After what seems like an age of unidentifiable noise, they play "Dominion/Mother Russia". Things sound slightly more impressive for a while, but tedium soon returns. I still can't hear anything, and the idiot on guitar is shouting into his microphone again. I do manage to figure out what the floaty goth dancers are doing by this point though; They are clearly as bored as me, and are doing the old linked-thumbs, wiggle-fingers "Look – it's a butterfly" shadow puppets routine.

At this point the will to live has pretty much departed as five more mysterious tracks are played. I can appreciate the urge to play new material, but when the lead singer isn't introducing anything to the crowd, and when you've not released an album for nearly ten years, it gets quite tedious. Eldritch hops about for one track making loud gargling noises, which sound exactly like The Cookie Monster doing the Tarzan yodel. What's particularly surprising is that the gig is being filmed; a guy wanders over to change the tape just after the Tarzan track, and squints – in that "I know what I'm doing, me" type way – through the eye piece. I'm sure, just like the rest of us, all he can see is a stage full of smoke. 

"This Corrosion" is played and the crowd, for the first time all night, become animated. Slightly. The band then promptly depart from the stage. A few moments later they return for an encore of "Something Fast" (with accompaniment from a mysteriously absent female vocalist) and "Lucretia". The audience react well, Ponytail is hoisted above the crowd again (although this time he's taking a leaf out of the large female goth's book and is signing to the words), and Bob is still leaping from one end of the mixing desk to the other, desperately looking for the volume control. Or the off switch.

They finish again, Eldritch bows and they leave. Then they return again. Except something is wrong. There is no smoke, and no Eldritch. The two guitarists leap about for a few minutes, performing what I believe they think is a spirited instrumental track but which actually looks very silly. Particularly as shouty Nu-metal guitarist manages to propel his sunglasses across the stage mid-leap. The smoke returns, as does Eldritch, and I start to wonder whether he's had some sort of horrible disfiguring accident and can't bear to have the crowd look at him. Or maybe the mist just follows him around, like some sort of bad b-movie monster? For their finale, the band perform a Sisters of Mercy tribute-act quality version of “Temple of Love,” and are gone.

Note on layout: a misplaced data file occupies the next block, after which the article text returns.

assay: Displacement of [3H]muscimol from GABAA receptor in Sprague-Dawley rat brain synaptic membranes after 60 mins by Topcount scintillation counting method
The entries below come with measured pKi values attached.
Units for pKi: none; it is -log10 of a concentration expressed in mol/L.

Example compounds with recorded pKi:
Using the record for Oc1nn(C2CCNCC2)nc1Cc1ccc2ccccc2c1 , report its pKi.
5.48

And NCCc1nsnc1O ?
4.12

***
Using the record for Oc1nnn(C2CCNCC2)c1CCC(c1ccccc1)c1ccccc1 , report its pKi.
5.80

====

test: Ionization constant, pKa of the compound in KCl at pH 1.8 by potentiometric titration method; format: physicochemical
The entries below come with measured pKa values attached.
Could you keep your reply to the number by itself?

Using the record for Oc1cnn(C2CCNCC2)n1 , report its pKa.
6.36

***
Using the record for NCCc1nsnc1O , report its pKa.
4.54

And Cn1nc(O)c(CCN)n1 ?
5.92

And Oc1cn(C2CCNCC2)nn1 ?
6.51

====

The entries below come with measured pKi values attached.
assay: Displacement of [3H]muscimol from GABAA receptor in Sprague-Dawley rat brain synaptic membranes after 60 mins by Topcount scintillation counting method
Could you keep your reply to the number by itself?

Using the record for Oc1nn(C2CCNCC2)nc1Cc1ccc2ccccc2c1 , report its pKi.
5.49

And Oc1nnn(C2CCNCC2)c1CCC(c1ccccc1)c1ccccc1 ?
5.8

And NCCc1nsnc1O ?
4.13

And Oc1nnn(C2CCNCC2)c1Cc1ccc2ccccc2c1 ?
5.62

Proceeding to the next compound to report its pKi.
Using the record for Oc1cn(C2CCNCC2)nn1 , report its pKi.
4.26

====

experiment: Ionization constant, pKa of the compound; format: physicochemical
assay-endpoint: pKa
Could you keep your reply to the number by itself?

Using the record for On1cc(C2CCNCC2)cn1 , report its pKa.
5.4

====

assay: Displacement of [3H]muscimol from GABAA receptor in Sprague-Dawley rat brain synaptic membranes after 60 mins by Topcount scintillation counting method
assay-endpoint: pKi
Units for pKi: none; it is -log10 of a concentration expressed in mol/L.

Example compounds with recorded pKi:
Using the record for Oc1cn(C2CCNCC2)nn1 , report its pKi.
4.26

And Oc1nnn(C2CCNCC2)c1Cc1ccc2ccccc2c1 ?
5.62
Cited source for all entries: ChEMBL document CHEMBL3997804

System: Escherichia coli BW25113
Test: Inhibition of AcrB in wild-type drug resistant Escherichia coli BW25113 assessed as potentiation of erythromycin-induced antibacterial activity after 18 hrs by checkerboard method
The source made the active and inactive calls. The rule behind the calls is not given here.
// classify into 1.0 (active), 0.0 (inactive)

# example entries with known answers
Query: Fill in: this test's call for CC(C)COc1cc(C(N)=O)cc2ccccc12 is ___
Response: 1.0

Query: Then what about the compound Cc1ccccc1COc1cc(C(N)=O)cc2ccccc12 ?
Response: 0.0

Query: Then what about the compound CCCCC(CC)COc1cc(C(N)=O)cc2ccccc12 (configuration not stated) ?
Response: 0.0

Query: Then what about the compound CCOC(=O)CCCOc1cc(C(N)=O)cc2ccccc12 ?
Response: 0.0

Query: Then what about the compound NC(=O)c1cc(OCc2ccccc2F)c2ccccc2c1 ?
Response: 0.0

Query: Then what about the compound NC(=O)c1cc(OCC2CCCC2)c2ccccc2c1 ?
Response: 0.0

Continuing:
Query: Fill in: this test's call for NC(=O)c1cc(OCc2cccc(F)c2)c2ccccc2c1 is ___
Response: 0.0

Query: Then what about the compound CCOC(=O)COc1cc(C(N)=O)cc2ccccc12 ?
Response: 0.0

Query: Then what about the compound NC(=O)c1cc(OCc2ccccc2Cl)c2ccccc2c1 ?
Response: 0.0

This gig was, without doubt, the worst I've seen in a long time, maybe ever. And I never thought I'd say that about the Sisters Of Mercy. I really wanted Eldritch to be as magnificent live as he is on the albums, but based on this gig, he's not. Will we ever see a new Sisters of Mercy album? I have to wonder. Some of the "new" tracks have been part of the set since 1993, and Eldritch still hasn't released them. I also have to wonder whether the bad vocal mixing and the ludicrous amounts of smoke weren't intentional; all part of Andrew Eldritch's attempt at self-mythologising. One things for sure: I'll never pay money to see them again.

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  • me

    personal attacks are not allowed against the reviews but acceptable against the audience.


  • moreau

    This is exactly the same way I felt about the Norwich gig! Though have to say I left well before the end. The worst gig I had ever been to as well. Cant understand why some were raving saying they are the best set of gigs ever. They obviously havent seen many gigs recently. Time and a lot of the fans have moved on, the Sisters and a small minority of devoteds have not.

    Big shame. I am now wondering whether to put my CD’s and Shot Rev2.0 video on Ebay.

  • Daniel Woolstencroft

    Thanks moreau, much as I’d like to convince myself that the Nottingham gig was a one off, I’ll have to accept that, for now, they’re just not that great live. Shame.

  • http://none Stephen Minister

    This is a very accurate summing up of how I felt. What a complete waste of £22.50! Andrew Eldrich used to look so good now what can I say apart from the fact that he now looks like an extra from the tv show ‘Shameless’. I wonder just how much of the actual gig was live and how much was laid down and pre recorded, I suspect that much of the lead vocals were being mimed too. The guitarist was a complete embarasment throughout. If you are reading this Mr Eldrich then if that is the best you can do then just dont bother!

  • Andy.W.

    I agree TOTALLY !!
    I last saw The Sisters at Rock City in 2000 and they were CRAP.
    I’m a fan from the ‘old’ days, and it’s tragic to see …
    I said then I’d NEVER see them live again and judging by all the recent comments I feel I DEF. made the right decision !!!

  • Kevin from Atlanta

    You know… I saw them on this tour in Atlanta back in ’06 and I have to say… this review more or less describes the show I saw, too. WAY too smokey, sound quality was crap, and the crowd was just not into it.